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Is This Reformed Nation the Reason For Oil's Fall?

Is This Reformed Nation the Reason For Oil's Fall?

Falling oil prices have been one of the biggest news items in commodities markets lately.

West Texas Intermediate crude has plunged from near $110 per barrel as recently as June, to near $80. A fall that has spooked producing companies and investors alike.

A variety of reasons have been offered for the decline. Including overproduction from key nations like Saudi Arabia, or falling demand in places like Europe and Japan.

Related: Oil Market Complexity Means Prices Make The Story

But news this week suggests that another key factor may be in play here. The return of one of the world's most critical producing nations to the market.

That's Iran. An OPEC member that has seen its oil exports crippled the last few years by international sanctions.

That situation appears to be changing however. With Reuters reporting that international purchases of Iranian crude have been on the rise--especially in key consuming centers like Asia.

Purchases of Iranian oil by China, Japan, India and South Korea jumped 19.6% during the first nine months of 2014, as compared to the same period last year. With buying from these four nations averaging 1.14 million barrels per day.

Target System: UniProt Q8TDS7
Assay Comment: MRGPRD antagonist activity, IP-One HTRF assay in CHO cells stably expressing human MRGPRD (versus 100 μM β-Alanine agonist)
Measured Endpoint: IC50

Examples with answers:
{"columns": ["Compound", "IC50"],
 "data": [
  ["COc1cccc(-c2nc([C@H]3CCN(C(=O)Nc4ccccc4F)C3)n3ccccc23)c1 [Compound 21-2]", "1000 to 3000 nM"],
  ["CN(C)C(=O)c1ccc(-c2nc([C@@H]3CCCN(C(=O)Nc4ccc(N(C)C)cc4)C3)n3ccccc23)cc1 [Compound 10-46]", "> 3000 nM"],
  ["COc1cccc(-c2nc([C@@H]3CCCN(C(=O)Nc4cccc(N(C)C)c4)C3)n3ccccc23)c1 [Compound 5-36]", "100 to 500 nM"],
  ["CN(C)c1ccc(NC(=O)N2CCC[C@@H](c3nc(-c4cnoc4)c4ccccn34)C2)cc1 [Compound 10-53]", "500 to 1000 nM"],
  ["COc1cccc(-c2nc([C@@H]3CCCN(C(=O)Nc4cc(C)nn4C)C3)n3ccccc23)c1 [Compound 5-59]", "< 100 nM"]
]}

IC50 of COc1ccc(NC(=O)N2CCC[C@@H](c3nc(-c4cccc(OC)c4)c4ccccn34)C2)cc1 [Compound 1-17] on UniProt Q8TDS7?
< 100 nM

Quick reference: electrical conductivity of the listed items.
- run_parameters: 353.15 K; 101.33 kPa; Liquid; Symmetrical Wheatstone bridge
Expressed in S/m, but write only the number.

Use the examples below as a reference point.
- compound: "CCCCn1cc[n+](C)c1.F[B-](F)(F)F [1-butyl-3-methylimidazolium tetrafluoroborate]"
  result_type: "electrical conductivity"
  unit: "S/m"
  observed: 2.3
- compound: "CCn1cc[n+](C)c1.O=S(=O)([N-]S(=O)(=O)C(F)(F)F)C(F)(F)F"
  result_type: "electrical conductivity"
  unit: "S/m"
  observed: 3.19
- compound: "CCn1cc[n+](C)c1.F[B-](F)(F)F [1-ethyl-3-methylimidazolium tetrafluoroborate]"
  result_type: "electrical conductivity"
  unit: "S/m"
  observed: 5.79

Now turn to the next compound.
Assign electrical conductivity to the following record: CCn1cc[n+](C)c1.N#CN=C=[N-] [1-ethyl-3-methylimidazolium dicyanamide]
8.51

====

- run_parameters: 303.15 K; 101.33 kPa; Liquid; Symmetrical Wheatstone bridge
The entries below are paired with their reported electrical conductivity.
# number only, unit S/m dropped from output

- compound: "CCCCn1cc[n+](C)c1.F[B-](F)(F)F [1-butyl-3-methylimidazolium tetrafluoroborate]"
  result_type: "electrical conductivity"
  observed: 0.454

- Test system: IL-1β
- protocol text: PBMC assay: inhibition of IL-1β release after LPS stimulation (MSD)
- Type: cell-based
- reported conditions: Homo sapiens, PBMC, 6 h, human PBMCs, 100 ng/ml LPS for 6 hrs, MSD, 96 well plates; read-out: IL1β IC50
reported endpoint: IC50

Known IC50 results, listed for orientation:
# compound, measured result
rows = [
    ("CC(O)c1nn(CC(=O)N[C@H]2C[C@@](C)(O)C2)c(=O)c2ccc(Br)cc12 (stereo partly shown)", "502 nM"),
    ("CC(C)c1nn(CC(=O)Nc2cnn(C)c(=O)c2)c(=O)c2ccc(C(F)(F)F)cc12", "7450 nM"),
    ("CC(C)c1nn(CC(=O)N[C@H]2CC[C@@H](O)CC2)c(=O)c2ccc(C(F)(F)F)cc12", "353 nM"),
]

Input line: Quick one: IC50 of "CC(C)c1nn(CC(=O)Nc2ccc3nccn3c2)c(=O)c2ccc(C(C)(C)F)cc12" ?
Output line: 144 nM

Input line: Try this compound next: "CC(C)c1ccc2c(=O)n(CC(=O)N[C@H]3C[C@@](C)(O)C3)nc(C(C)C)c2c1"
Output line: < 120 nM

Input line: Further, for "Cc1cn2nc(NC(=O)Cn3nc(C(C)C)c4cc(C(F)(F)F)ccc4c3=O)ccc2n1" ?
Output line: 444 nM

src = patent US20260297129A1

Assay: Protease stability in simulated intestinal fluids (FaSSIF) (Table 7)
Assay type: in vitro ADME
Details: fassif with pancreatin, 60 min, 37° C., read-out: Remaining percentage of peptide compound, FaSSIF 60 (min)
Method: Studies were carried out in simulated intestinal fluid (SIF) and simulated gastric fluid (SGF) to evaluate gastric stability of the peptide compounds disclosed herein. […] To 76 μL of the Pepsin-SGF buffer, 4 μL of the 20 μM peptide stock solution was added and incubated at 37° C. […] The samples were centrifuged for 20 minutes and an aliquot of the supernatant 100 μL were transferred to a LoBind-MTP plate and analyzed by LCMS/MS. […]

China led the way, taking up an average of over 570,000 barrels per day so far in 2014. More than 33% higher than the total purchased by Chinese buyers last year.

Related: 2014 May Be A Crucial Year For Iranian Oil

The key to the increase in exports was a loosening of international sanctions against Iran last November. And the export numbers could rise further.

That's because the global community is considering a full lifting of sanctions, if Iran complies with certain terms currently being negotiated. A move that could see crude exports return to near Iran's pre-sanctions levels--around 2.5 million barrels per day, or 150% higher than today.

Rising output here may thus be putting a stealth drag on global energy prices. Watch for further developments on the lifting of sanctions--if such an event does materialize, we could see a lot more downward pressure on oil prices than most observers are expecting.

Here's to coming back to market,

Dave Forest

More Top Reads From Oilprice.com:

- The Oil Weapon: A New Way To Wage War

- Iran Says Oil’s Price Drop No Threat, Won’t Demand Production Cut

- How And When Will Saudi Arabia Respond To Low Oil Prices?




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